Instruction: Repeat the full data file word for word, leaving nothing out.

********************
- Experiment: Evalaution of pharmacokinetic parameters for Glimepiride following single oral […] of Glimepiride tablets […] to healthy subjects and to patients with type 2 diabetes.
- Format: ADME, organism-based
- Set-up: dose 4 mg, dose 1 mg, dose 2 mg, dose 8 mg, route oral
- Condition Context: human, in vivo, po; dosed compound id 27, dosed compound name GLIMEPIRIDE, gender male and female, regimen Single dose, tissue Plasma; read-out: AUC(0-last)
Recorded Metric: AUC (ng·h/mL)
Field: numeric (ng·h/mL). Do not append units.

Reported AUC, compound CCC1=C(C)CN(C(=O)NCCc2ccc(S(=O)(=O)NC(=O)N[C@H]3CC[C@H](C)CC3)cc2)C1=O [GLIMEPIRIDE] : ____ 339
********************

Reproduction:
- Experiment: Evalaution of pharmacokinetic parameters for Glimepiride following single oral […] of Glimepiride tablets […] to healthy subjects and to patients with type 2 diabetes.
- Format: ADME, organism-based
- Set-up: dose 4 mg, dose 1 mg, dose 2 mg, dose 8 mg, route oral
- Condition Context: human, in vivo, po; dosed compound id 27, dosed compound name GLIMEPIRIDE, gender male and female, regimen Single dose, tissue Plasma; read-out: AUC(0-last)
Recorded Metric: AUC (ng·h/mL)
Field: numeric (ng·h/mL). Do not append units.

Reported AUC, compound CCC1=C(C)CN(C(=O)NCCc2ccc(S(=O)(=O)NC(=O)N[C@H]3CC[C@H](C)CC3)cc2)C1=O [GLIMEPIRIDE] : ____ 339